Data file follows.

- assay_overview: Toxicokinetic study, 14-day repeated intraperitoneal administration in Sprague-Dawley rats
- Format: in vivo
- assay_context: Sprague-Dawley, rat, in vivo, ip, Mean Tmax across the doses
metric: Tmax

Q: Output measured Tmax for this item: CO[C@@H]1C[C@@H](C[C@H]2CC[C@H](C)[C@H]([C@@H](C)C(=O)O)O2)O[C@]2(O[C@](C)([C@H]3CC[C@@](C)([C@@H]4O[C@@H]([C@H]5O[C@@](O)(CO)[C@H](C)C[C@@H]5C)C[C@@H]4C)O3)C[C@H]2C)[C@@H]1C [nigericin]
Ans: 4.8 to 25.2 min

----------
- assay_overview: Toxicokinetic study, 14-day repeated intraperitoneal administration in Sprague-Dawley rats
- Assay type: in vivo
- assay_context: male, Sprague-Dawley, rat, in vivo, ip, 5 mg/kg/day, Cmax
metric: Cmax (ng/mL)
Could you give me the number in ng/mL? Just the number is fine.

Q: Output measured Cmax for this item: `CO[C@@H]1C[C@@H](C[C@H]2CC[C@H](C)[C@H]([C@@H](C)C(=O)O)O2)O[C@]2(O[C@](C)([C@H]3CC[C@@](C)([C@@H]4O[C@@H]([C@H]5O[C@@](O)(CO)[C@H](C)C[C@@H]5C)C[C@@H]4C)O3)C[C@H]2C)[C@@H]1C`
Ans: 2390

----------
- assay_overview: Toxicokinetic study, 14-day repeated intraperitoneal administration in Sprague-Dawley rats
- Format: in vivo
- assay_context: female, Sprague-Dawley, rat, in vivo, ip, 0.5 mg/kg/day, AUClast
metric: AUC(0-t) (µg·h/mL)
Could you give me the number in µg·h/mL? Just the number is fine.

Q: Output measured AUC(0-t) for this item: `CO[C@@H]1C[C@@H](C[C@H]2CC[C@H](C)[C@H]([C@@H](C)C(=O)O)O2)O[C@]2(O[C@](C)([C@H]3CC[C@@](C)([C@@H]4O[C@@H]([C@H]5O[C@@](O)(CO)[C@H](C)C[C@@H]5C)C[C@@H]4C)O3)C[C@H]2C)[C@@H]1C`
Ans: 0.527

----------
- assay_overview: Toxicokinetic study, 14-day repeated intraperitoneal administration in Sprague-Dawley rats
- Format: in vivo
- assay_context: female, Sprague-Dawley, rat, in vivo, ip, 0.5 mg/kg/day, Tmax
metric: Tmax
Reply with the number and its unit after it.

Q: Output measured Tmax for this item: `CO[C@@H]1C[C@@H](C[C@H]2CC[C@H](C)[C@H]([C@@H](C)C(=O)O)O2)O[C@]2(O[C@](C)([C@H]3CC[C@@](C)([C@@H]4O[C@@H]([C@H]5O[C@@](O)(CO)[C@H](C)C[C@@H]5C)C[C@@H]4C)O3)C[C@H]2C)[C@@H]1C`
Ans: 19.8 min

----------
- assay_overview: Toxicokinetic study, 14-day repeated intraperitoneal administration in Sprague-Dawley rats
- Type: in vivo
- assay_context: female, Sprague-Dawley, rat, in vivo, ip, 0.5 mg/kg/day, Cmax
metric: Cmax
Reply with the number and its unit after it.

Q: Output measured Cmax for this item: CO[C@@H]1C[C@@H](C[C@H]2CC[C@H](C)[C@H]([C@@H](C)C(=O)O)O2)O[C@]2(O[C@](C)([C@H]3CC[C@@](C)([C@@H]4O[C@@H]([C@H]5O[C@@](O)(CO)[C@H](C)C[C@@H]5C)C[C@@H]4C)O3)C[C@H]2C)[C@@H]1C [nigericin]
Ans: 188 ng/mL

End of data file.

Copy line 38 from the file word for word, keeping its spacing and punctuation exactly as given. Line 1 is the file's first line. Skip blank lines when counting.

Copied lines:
Ans: 188 ng/mL